When the flour you are using starts to form clumps, start with new flour. Trying to use it with clumps results in poor coverage on the onions. I don’t know why – it just does or at least that is my experience.
I use these for making green bean casserole or whatever recipe you have calling for French fried onions.
This is my go to version of my own making. However, be encouraged to try new and different flavors and ingredients. Having an abundance of squash and cauliflower leaves/stalks, i decided to substitute. To my pleasant surprise, substituting squash for carrots and cauliflower stalks and leaves for celery and onion is a hit and will be come a regular recipe for us.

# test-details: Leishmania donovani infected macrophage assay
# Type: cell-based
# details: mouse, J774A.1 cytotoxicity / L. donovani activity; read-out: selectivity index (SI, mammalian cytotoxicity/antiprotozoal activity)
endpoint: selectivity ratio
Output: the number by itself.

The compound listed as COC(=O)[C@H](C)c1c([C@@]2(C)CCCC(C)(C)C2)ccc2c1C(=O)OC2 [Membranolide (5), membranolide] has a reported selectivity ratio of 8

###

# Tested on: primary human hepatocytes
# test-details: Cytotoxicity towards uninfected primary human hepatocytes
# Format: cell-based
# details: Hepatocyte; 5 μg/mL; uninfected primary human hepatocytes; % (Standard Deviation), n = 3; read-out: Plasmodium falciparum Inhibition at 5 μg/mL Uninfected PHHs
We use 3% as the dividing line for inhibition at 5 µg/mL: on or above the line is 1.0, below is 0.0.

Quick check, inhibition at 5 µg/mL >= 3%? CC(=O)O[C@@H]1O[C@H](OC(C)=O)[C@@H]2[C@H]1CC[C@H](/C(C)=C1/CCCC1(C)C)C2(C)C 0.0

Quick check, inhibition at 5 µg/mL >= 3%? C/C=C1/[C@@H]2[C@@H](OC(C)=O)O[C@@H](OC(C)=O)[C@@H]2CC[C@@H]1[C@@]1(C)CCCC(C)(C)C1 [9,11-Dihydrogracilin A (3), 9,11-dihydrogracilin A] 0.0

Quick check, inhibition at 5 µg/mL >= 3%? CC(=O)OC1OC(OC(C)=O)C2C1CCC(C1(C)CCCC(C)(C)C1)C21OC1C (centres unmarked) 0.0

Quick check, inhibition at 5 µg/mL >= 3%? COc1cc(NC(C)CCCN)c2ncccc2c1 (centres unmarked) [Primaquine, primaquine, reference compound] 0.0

Lumpia (Filipino Eggroll)
1 lb ground beef
1 lb beef sausage
1 cup onions chopped
1 cup finely chopped carrots
1 cup finely chopped celery
2 tablespoons Liquid Aminos or
1 teaspoon black pepper
Thoroughly mix all ingredients, then place about ¼ to ½ cup of mix in a log shape on a prepared egg roll shell. Roll up properly and tightly, then fry in ½ inch of olive oil heated to a tick less than medium. For best browning do not overcrowd them. I cook 6 at a time in 12 inch skillet. Once lightly browned, turn over. Keep an eye on these, they need to be cooked through, but careful not to burn the shells. Drain on paper towels.
An example of a departure from my standard recipe is using this gorgeous Squash Zucchino Rampicante. I’ve grown a barrel of these and they are huge, so gotta start getting creative.